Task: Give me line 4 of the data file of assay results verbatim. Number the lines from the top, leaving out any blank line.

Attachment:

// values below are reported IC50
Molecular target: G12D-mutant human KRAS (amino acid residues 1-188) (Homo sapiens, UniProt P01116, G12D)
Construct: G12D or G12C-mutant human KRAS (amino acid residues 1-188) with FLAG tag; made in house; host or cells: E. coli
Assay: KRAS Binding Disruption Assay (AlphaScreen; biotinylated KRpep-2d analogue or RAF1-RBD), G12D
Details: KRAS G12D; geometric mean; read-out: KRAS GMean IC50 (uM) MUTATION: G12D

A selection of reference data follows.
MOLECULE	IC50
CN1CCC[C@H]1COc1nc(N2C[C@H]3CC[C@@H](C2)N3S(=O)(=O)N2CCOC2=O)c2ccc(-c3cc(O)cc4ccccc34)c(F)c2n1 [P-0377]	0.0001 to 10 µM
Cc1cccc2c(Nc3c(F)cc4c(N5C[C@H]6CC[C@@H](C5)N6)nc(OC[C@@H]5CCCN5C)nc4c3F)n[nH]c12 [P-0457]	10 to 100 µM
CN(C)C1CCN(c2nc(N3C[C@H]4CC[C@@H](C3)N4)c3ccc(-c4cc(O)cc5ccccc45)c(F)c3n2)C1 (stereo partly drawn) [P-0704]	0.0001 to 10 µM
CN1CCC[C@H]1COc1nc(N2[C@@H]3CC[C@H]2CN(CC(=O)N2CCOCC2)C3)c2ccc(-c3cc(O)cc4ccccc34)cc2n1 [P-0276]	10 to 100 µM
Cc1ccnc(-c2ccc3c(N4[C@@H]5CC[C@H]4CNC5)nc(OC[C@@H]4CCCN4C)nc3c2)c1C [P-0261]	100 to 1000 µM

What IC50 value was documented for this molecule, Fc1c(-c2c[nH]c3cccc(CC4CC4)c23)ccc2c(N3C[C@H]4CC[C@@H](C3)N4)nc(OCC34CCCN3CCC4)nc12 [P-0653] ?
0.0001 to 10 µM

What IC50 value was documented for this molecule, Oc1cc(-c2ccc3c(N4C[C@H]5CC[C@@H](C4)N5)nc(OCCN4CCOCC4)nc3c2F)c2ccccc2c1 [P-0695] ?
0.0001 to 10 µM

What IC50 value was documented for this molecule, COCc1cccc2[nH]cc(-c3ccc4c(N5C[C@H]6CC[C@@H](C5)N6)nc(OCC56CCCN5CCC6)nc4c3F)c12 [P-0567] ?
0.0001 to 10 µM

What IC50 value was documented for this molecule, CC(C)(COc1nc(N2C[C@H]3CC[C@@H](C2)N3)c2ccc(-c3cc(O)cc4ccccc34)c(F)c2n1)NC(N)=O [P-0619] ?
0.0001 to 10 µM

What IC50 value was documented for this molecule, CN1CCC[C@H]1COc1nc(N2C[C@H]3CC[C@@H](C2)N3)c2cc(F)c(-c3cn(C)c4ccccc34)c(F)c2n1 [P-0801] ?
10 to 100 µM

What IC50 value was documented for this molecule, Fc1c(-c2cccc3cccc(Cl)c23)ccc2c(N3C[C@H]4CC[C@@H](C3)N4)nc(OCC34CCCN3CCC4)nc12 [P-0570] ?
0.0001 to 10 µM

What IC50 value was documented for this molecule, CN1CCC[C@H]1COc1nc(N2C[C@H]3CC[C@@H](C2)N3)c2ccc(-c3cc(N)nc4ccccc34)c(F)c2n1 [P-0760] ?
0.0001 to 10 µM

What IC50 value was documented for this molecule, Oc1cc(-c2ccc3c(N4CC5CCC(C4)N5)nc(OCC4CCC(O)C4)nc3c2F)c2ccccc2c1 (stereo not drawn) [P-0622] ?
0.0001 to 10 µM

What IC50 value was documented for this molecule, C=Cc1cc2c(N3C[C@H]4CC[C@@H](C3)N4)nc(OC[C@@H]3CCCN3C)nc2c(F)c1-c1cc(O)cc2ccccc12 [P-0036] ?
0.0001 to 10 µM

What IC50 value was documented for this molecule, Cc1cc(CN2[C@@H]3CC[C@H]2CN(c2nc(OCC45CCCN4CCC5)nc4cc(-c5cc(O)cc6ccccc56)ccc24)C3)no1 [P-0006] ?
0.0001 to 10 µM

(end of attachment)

Assay: KRAS Binding Disruption Assay (AlphaScreen; biotinylated KRpep-2d analogue or RAF1-RBD), G12D